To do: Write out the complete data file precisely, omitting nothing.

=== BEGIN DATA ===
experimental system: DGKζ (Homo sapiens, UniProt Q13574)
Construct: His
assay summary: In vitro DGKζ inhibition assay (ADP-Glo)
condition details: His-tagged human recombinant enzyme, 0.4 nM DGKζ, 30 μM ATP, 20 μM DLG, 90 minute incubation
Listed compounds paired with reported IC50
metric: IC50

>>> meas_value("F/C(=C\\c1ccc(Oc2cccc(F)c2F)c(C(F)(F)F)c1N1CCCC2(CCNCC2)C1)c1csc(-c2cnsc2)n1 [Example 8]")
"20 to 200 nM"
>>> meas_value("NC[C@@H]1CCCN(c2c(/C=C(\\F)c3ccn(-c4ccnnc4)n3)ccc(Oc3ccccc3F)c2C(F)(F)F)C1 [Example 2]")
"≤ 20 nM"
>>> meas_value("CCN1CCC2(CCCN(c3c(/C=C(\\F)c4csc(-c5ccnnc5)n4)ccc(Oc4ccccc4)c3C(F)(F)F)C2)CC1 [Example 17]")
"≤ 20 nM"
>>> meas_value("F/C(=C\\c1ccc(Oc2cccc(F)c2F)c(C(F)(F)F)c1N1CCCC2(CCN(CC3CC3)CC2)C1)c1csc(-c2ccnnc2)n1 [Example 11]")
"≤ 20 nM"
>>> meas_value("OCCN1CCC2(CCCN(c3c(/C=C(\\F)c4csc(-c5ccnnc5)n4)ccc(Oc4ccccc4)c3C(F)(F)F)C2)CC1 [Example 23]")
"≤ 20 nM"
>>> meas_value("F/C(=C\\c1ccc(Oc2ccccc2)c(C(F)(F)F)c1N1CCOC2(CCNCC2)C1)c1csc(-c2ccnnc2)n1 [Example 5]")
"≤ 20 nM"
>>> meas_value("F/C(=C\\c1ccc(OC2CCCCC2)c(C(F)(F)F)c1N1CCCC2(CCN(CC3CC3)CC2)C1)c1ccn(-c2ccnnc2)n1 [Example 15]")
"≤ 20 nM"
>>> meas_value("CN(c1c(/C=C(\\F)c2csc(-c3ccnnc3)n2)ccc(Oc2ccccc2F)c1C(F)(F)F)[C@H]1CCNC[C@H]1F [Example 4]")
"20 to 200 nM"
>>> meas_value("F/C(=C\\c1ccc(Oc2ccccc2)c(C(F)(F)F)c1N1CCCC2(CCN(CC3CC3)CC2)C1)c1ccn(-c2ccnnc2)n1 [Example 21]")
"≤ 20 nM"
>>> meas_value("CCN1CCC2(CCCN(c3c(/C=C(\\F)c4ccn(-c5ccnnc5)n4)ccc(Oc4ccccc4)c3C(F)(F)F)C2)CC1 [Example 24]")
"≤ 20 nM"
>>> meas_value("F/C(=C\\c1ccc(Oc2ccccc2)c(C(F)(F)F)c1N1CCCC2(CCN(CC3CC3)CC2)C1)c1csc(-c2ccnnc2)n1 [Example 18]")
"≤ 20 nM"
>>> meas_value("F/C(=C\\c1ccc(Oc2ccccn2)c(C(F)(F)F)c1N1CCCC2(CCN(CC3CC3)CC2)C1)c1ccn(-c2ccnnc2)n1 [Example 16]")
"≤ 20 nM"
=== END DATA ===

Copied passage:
experimental system: DGKζ (Homo sapiens, UniProt Q13574)
Construct: His
assay summary: In vitro DGKζ inhibition assay (ADP-Glo)
condition details: His-tagged human recombinant enzyme, 0.4 nM DGKζ, 30 μM ATP, 20 μM DLG, 90 minute incubation
Listed compounds paired with reported IC50
metric: IC50

>>> meas_value("F/C(=C\\c1ccc(Oc2cccc(F)c2F)c(C(F)(F)F)c1N1CCCC2(CCNCC2)C1)c1csc(-c2cnsc2)n1 [Example 8]")
"20 to 200 nM"
>>> meas_value("NC[C@@H]1CCCN(c2c(/C=C(\\F)c3ccn(-c4ccnnc4)n3)ccc(Oc3ccccc3F)c2C(F)(F)F)C1 [Example 2]")
"≤ 20 nM"
>>> meas_value("CCN1CCC2(CCCN(c3c(/C=C(\\F)c4csc(-c5ccnnc5)n4)ccc(Oc4ccccc4)c3C(F)(F)F)C2)CC1 [Example 17]")
"≤ 20 nM"
>>> meas_value("F/C(=C\\c1ccc(Oc2cccc(F)c2F)c(C(F)(F)F)c1N1CCCC2(CCN(CC3CC3)CC2)C1)c1csc(-c2ccnnc2)n1 [Example 11]")
"≤ 20 nM"
>>> meas_value("OCCN1CCC2(CCCN(c3c(/C=C(\\F)c4csc(-c5ccnnc5)n4)ccc(Oc4ccccc4)c3C(F)(F)F)C2)CC1 [Example 23]")
"≤ 20 nM"
>>> meas_value("F/C(=C\\c1ccc(Oc2ccccc2)c(C(F)(F)F)c1N1CCOC2(CCNCC2)C1)c1csc(-c2ccnnc2)n1 [Example 5]")
"≤ 20 nM"
>>> meas_value("F/C(=C\\c1ccc(OC2CCCCC2)c(C(F)(F)F)c1N1CCCC2(CCN(CC3CC3)CC2)C1)c1ccn(-c2ccnnc2)n1 [Example 15]")
"≤ 20 nM"
>>> meas_value("CN(c1c(/C=C(\\F)c2csc(-c3ccnnc3)n2)ccc(Oc2ccccc2F)c1C(F)(F)F)[C@H]1CCNC[C@H]1F [Example 4]")
"20 to 200 nM"
>>> meas_value("F/C(=C\\c1ccc(Oc2ccccc2)c(C(F)(F)F)c1N1CCCC2(CCN(CC3CC3)CC2)C1)c1ccn(-c2ccnnc2)n1 [Example 21]")
"≤ 20 nM"
>>> meas_value("CCN1CCC2(CCCN(c3c(/C=C(\\F)c4ccn(-c5ccnnc5)n4)ccc(Oc4ccccc4)c3C(F)(F)F)C2)CC1 [Example 24]")
"≤ 20 nM"
>>> meas_value("F/C(=C\\c1ccc(Oc2ccccc2)c(C(F)(F)F)c1N1CCCC2(CCN(CC3CC3)CC2)C1)c1csc(-c2ccnnc2)n1 [Example 18]")
"≤ 20 nM"
>>> meas_value("F/C(=C\\c1ccc(Oc2ccccn2)c(C(F)(F)F)c1N1CCCC2(CCN(CC3CC3)CC2)C1)c1ccn(-c2ccnnc2)n1 [Example 16]")
"≤ 20 nM"